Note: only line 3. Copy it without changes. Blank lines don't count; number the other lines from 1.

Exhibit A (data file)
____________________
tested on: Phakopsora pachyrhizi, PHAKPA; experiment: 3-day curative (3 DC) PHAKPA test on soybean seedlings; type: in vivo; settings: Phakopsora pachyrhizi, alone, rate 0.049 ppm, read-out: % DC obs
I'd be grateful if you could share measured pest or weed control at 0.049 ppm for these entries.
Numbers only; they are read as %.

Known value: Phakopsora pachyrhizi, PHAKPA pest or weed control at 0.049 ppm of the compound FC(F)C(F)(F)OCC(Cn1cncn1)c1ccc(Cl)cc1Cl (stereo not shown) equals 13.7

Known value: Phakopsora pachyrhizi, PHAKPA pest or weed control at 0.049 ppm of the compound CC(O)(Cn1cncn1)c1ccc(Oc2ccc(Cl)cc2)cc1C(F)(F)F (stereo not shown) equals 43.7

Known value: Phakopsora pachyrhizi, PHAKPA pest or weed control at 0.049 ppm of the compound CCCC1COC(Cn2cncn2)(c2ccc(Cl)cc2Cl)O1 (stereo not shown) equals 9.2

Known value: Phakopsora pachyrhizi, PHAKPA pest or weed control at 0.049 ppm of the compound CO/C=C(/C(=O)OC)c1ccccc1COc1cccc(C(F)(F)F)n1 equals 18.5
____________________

Numbers only; they are read as %.